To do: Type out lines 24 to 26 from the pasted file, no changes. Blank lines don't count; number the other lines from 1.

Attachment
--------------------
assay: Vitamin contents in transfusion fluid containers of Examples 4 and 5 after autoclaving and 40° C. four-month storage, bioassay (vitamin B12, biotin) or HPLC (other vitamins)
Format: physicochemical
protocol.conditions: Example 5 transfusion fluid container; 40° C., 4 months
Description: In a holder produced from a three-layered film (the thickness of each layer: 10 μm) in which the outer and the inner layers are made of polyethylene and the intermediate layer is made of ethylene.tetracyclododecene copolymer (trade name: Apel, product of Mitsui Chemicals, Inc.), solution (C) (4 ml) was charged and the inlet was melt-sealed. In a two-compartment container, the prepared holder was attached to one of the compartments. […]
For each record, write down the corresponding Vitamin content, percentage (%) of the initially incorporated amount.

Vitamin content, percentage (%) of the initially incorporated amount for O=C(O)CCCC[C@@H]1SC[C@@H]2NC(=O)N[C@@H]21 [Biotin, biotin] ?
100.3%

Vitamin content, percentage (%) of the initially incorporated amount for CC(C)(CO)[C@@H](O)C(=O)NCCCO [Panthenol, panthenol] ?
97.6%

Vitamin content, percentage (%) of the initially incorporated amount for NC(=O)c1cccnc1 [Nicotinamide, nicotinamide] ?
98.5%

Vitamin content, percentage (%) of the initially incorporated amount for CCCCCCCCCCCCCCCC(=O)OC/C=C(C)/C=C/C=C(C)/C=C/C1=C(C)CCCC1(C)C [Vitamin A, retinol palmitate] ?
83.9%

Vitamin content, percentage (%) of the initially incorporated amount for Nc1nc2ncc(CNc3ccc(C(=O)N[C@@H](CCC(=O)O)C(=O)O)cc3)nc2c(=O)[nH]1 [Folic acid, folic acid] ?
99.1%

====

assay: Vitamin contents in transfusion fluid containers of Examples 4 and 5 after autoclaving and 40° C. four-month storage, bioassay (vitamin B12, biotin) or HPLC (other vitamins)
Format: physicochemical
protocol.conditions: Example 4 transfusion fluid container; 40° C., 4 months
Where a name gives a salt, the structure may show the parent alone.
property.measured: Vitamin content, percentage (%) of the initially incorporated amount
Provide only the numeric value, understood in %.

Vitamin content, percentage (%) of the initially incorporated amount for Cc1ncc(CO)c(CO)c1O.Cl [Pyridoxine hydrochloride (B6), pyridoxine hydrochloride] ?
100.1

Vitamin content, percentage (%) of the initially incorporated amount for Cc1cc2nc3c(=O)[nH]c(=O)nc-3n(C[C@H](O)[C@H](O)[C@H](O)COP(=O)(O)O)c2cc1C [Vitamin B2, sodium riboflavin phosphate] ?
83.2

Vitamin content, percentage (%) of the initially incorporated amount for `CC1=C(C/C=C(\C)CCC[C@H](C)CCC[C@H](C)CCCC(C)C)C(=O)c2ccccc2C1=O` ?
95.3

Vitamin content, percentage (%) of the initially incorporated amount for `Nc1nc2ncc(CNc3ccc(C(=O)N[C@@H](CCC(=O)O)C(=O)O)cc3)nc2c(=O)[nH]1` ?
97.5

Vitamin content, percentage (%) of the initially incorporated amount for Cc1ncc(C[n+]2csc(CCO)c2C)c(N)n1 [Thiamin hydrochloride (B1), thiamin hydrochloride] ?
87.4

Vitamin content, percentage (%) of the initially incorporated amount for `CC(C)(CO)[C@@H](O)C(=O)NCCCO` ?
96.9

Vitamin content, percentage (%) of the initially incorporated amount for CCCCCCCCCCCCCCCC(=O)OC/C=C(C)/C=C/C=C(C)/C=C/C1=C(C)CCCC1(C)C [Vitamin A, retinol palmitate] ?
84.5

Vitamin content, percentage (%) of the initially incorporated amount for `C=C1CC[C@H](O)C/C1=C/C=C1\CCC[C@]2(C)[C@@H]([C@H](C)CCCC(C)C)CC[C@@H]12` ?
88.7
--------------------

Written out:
100.1

Vitamin content, percentage (%) of the initially incorporated amount for Cc1cc2nc3c(=O)[nH]c(=O)nc-3n(C[C@H](O)[C@H](O)[C@H](O)COP(=O)(O)O)c2cc1C [Vitamin B2, sodium riboflavin phosphate] ?
83.2